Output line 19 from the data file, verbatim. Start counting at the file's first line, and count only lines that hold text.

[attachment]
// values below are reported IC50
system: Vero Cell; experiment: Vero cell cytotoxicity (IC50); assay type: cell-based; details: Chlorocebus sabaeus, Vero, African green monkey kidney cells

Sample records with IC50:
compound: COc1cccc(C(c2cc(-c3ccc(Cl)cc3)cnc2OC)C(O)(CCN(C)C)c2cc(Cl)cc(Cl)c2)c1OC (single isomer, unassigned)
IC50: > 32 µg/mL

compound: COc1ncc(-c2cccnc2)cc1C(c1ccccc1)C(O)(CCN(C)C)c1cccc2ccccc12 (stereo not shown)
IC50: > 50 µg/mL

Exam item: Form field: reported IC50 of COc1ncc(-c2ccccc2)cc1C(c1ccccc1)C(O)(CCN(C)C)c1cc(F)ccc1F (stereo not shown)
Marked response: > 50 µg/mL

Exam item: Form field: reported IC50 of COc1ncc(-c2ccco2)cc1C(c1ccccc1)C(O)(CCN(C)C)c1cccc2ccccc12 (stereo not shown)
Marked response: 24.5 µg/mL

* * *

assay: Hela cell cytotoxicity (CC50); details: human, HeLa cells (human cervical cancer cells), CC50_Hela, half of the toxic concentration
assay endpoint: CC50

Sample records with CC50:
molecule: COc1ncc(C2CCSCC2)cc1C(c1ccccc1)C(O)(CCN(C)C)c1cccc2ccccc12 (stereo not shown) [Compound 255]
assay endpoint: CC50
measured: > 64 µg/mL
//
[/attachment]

//